What I like so much about this practice is that it you can really focus on something more abstract, yet meaningful. I suppose I could have said that “I resolve to be more patient” as my resolution, but that wouldn’t grab me as much as framing it in my head as “This year, my word, my life, and my growth will be centered around patience.”
I decided to choose patience because I am anything BUT patient: anxious, Type A, want things immediately, lack patience for others, etc. I am a nightmare in the patience department. As a result, my mental health truly suffers, as do some of my closer interpersonal relationships. I also know that in order to be happy in this life it is helpful to be mindful and practice mindfulness when it comes to the present moment. If I’m so busy being impatient and wanting to get to the next item on my list or the next accolade or whatever “next” there is, I’m in complete opposition of being mindful, and by extension, happy.
If you want to read on about my experience with the word "patience," you'll have to head on over to the lovely Rachel L. Macon's website, where the full article is hosted :)
Check it out and let me know what you think!
It's been a hot minute since I've written in my blog, and for that I apologize! Between focusing on my health, work, a gnarly bout of seasonal depression, and life in general, my motivation to write disappeared, unfortunately. Thankfully, I'm finding extra mental energy to dedicate toward writing again, and this is a blog post I have been wanting to write for quite some time.
Grief is defined as "deep sorrow, especially that caused by someone's death." Of course, there are other types of grief (read: divorce, best friends parting ways, losing a home, etc.), but this post will focus on grief associated with someone's passing.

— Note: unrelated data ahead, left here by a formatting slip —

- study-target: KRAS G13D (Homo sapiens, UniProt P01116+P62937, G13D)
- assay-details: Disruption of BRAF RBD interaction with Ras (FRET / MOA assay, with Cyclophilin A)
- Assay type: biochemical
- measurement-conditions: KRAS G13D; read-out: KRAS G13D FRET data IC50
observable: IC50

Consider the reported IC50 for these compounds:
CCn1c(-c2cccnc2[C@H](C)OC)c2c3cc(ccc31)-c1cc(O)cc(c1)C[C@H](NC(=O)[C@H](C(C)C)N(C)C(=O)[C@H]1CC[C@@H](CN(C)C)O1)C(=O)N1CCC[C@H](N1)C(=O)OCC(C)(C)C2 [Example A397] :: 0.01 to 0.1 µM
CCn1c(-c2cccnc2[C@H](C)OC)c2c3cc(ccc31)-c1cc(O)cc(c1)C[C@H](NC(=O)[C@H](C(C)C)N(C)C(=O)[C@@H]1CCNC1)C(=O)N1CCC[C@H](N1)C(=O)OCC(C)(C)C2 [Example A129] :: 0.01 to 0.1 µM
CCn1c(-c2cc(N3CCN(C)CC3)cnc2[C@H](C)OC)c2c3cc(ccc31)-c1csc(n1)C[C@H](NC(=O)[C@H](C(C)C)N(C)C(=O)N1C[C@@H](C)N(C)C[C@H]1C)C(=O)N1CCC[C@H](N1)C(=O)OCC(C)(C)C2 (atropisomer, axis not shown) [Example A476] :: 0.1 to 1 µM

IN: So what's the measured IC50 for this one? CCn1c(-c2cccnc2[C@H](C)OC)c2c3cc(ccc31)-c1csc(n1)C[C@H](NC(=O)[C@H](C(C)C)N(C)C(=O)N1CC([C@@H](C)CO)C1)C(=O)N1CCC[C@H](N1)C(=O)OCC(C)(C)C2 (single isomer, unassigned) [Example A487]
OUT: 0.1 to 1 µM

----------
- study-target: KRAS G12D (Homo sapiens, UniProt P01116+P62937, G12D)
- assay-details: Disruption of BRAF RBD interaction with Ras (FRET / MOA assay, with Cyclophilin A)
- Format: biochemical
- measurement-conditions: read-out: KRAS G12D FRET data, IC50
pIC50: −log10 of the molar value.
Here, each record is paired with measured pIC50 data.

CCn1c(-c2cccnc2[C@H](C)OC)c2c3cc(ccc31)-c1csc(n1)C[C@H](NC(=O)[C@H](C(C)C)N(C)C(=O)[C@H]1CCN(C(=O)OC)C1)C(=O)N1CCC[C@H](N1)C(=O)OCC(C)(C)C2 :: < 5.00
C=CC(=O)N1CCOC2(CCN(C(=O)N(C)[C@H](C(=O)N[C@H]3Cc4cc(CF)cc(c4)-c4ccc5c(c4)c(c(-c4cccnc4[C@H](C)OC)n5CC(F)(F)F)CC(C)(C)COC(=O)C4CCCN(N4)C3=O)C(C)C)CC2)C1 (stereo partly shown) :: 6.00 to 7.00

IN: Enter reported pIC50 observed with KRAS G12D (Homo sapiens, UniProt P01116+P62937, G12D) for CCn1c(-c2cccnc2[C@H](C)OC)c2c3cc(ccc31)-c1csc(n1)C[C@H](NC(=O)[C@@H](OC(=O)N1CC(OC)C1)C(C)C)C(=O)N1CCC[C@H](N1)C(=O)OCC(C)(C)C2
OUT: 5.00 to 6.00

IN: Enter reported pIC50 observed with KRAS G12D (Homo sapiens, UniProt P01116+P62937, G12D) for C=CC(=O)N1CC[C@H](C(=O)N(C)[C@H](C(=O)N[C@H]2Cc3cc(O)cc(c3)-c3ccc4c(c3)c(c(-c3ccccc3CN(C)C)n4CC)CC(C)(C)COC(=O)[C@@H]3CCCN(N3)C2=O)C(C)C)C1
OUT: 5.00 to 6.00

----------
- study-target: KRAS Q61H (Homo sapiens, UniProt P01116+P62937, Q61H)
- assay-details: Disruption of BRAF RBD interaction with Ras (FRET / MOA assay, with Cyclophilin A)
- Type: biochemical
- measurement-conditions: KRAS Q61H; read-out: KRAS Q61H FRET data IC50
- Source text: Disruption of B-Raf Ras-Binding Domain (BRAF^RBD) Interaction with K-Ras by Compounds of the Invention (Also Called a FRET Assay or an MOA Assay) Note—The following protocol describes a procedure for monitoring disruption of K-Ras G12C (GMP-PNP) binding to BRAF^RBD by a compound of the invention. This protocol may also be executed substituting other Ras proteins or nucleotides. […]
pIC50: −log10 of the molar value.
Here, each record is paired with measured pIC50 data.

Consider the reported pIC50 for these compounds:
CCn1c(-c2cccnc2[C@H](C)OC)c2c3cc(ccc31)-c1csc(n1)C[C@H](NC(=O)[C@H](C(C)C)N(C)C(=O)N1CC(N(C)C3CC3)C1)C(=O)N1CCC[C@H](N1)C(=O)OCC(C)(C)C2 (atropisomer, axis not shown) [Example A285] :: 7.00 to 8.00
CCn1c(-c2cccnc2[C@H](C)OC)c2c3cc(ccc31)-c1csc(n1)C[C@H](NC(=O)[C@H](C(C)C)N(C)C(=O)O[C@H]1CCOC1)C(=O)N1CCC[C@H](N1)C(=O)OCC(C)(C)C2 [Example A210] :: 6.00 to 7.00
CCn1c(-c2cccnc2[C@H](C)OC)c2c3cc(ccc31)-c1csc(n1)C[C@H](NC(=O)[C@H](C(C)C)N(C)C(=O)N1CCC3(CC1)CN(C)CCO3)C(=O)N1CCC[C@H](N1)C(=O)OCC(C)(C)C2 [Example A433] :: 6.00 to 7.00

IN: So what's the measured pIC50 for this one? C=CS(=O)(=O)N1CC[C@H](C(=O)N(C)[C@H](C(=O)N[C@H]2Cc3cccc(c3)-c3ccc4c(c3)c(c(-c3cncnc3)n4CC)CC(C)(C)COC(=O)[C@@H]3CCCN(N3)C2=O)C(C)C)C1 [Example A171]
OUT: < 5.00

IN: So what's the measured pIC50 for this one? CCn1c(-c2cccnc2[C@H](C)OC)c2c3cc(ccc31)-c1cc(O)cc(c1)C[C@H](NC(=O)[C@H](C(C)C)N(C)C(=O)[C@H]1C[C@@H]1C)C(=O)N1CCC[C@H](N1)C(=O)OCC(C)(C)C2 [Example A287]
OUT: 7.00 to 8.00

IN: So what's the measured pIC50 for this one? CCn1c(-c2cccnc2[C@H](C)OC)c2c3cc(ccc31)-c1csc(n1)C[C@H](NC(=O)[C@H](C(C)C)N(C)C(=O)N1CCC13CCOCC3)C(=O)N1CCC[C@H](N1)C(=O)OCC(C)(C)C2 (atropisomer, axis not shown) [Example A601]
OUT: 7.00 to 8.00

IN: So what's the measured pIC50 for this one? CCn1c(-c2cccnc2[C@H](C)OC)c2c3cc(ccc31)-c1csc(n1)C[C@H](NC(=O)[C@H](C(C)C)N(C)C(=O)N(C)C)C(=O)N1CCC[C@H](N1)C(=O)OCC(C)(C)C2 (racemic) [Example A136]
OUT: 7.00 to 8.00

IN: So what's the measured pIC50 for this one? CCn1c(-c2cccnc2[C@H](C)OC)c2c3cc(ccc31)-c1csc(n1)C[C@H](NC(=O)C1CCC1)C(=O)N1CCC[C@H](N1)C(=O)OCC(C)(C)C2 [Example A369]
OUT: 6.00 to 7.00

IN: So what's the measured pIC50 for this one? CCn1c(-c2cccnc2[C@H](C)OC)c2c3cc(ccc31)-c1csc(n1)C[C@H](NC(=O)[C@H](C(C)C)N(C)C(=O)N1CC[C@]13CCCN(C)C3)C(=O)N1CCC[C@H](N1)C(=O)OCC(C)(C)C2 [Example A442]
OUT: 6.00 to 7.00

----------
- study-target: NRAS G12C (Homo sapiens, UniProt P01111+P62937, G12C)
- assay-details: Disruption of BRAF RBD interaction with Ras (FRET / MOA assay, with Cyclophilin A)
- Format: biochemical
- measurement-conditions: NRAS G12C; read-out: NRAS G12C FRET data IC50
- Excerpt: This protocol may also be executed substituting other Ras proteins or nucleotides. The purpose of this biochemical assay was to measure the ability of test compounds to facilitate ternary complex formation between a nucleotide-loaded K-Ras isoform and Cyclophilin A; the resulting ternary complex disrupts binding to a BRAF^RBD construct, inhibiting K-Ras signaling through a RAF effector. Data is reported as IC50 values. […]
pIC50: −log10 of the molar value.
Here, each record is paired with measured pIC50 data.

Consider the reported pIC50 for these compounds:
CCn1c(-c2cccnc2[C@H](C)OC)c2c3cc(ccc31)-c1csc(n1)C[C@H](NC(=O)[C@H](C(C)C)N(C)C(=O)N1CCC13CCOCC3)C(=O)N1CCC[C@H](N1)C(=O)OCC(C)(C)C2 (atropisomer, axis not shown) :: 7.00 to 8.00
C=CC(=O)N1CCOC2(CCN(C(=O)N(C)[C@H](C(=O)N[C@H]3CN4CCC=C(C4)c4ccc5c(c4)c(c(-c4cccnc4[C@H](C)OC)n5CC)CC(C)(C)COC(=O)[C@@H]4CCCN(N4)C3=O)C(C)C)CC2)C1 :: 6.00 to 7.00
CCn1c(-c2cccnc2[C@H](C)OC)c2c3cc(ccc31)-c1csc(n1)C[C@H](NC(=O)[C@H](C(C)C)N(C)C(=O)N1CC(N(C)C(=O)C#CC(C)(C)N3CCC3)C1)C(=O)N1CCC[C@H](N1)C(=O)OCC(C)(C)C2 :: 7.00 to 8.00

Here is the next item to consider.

While we can logically understand the circle of life and that everyone will pass, when it is someone we love or know or had some sort of attachment to it can be very difficult to process and sit with grief and its corresponding negative emotions.
Last April, I unfortunately lost my uncle to a long battle with his health. The experience was a difficult one for my family, of course, and being one of the empaths in our crew, I found myself trying to work through my emotions surrounding my uncle's death as well as emotions I was absorbing from others.
It is oftentimes challenging enough to wade through my *very* strong emotions in situations like these, so adding energy and emotions from others to the mix can create a very tumultuous environment in my head and heart. Thankfully, I have an awesome therapist and I also have learned coping mechanisms along the way to help me in these moments.
With that being said, here are some strategies I use to work through my own grief and avoid overly absorbing emotions and energy from others.
It Is Okay To Lean Into Your Feelings
Unfortunately, we (United States peeps) seem to live in a society where repressing emotions is valued over letting your feelings fly free. Now, I'm not advocating for running around like a banshee screaming and crying (although sometimes ya just gotta get that energy out... no judgement here) and wallowing in the darkest corners of your mind for hours on end, but when you lose someone you love you need to process your emotions.